Landscaping with a Green Thumb: The Organic Lawn
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Once you've minimized your lawn, consider conserving energy by doing away with that gas-powered mower. The typical gas-powered mower produces about 80 pounds of carbon dioxide per year. It also produces noise pollution—90 decibels' worth. An electric mower will keep the air clean and runs much more quietly. Current models run on rechargeable batteries, so there's no cord to worry about. Even better, try a reel mower, which requires only your own energy to run. Keep the cutting blades sharp and set them to a height of three inches to keep the lawn vigorous. Let the grass cuttings fall and decompose, providing natural fertilizer.
In the fall, don't bother raking—or using an ear-splitting, polluting leaf blower. Just chop up the leaves with your mower and let the fragments settle into the grass, where they will decompose and add humus to the soil. You may have to make several passes, and you will have to mow frequently to keep up with the leaves. Bits of leaves will be visible until they fully decompose, but the benefits to your lawn are worth waiting for. If there are just too many leaves for this approach, rake, shred, and compost the leaves for an excellent free mulch you can spread under trees and shrubs.
Stop Using Chemicals
Going organic means no more chemicals on your lawn, period. The following are hazardous to children and pets:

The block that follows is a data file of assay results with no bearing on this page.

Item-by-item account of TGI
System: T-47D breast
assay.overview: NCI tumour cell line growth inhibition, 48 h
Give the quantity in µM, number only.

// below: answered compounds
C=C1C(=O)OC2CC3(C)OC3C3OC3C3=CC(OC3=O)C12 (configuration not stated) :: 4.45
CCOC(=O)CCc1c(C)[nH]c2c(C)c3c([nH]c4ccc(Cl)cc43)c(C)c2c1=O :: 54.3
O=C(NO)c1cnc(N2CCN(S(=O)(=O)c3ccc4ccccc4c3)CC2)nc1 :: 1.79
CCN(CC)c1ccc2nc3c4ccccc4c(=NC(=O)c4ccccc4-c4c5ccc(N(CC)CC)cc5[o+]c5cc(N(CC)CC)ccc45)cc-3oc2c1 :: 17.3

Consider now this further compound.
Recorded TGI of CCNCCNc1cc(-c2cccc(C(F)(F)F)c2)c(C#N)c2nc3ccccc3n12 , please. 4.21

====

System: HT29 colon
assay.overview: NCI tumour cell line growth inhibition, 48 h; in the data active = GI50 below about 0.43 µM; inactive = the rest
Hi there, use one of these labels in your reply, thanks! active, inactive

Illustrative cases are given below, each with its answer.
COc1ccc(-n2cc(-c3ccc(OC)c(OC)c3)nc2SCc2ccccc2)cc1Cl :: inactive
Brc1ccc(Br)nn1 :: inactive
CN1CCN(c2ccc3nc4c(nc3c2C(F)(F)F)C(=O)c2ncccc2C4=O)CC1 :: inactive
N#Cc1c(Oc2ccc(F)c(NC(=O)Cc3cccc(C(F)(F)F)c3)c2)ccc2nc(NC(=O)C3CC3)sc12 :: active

- Weed Killers. Train yourself to ignore weeds, pull them by hand, or use a natural pre-emergent weed control product in the early spring. Products made with corn gluten meal provide nitrogen to green up your lawn, while inhibiting the germination of annual weed seeds safely (e.g., WOW!, Safe Earth Natural Weed Control, and Espoma Organic Traditions).
- Pesticides. Stop using pesticides. They are poisons that kill the good bugs along with the bad. Even pyrethrins, an insecticide made from natural organic compounds, should be avoided, since they can irritate eyes, skin, and respiratory systems, and are particularly harmful to aquatic life. Instead, let the natural enemies of lawn pests keep them under control and/or try milky spore, a naturally occurring bacterium that kills the larvae of several lawn pests, including Japanese beetles.
- Chemical Fertilizers. Chemical lawn fertilizers are so overused in America that they are a major source of water pollution. They leach into groundwater supplies and enter surface waters through runoff. Runoff from lawn fertilizers has even been implicated in the death of the coral reefs. Plus, think of it this way: fertilizers encourage your lawn to grow, which means you just have to mow it more. Your lawn will be fertilized naturally as lawn clippings and mulched leaves decompose.